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I have worked with a number of different, high end, image sensors. Several of them have a pedestal or offset voltage. When you cover the camera so no light gets in, you get 600 cts (out of 16384). When you decrease the exposure duration (integration time), you still get 600 cts.

This rules out dark noise (this is leakage current that would be proportional to exposure duration. So what is this offset?

It looks like the amplifier (TIA for a photodiode) has a voltage offset. It is biased before the ADC such that there is always a non-zero voltage.

This type of offset has at least (x2) drawbacks:

  • It consumes dynamic range. You can't use the entire 16384 counts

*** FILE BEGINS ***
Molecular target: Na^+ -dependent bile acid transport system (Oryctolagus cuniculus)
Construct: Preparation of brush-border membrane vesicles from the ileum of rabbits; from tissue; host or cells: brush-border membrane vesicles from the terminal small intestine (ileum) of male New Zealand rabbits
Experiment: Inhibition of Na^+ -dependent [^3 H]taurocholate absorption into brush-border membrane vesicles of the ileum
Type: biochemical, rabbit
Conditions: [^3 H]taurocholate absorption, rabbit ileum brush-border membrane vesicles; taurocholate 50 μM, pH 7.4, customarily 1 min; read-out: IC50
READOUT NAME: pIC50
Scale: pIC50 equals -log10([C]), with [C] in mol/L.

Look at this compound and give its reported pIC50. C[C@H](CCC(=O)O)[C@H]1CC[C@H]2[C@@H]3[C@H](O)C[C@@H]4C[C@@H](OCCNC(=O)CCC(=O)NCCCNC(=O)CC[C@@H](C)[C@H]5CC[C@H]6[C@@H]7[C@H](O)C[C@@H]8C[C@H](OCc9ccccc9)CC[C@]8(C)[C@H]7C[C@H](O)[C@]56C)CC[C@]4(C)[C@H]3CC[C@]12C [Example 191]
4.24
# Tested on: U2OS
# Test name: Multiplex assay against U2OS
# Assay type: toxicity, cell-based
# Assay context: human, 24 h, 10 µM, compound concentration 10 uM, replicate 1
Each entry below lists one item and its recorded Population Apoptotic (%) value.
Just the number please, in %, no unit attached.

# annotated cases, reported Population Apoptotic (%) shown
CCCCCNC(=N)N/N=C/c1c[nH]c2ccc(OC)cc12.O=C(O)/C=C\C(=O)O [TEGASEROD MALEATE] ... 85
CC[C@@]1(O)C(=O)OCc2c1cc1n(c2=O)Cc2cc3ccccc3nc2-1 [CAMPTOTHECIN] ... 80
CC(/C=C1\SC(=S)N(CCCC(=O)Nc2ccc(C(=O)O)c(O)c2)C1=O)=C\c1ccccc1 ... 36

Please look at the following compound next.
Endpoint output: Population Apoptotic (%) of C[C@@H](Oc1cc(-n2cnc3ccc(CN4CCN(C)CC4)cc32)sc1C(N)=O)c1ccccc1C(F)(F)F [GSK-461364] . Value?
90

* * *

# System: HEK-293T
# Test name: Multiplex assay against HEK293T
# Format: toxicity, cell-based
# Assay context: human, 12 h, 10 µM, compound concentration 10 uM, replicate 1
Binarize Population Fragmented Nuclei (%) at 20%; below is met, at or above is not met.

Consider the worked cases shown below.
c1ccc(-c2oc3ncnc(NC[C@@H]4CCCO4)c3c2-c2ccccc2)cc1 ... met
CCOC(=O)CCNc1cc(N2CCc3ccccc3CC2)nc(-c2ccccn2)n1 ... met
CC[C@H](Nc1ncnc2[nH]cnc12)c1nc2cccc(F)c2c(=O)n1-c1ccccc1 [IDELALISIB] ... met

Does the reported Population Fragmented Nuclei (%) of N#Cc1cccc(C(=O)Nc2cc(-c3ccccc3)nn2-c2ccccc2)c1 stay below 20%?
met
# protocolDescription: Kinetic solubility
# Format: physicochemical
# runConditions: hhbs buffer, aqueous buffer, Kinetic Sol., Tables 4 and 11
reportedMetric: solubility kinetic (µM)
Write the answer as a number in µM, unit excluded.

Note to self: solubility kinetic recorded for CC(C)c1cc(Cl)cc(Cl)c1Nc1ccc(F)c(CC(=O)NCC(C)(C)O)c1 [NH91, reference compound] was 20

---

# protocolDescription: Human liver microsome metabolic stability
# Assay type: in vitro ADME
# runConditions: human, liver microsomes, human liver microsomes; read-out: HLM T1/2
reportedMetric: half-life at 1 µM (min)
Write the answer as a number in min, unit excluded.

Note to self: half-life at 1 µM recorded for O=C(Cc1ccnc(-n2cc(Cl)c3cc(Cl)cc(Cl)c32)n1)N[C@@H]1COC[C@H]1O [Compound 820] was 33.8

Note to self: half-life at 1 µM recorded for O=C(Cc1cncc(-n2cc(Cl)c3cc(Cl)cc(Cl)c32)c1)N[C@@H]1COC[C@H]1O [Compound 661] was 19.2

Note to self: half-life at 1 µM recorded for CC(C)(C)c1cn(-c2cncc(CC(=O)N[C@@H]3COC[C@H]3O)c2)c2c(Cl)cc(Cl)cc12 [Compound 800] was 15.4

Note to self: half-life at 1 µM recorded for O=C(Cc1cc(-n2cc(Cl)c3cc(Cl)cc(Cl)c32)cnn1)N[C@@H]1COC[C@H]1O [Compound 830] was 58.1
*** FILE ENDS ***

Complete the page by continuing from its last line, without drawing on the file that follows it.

• It adds to shot noise (?). That means that I'll always have some shot noise from the electronics that is proportional to the 600 cts?

Questions:

  1. What is the reason for designing the readout electronics to include this voltage offset?
  2. Does it contribute to shot noise?
  3. What is the advantage of this type of design?
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What is the reason for designing the readout electronics to include this voltage offset?

Amplifiers always have some offset. You can try and make it smaller, but it's not going to be zero. Presumably in this case the designer considered the value small enough.

Does it contribute to shot noise?

No, it's just a offset.

What is the advantage of this type of design?

As compared to what? A design with a slightly smaller offset? Possibly they had some reason for not wanting to get too close to zero (e.g. available voltage rails), but it also may not have mattered in this particular design. Often you have more A/D range then you need, in which case a small offset is irrelevant.

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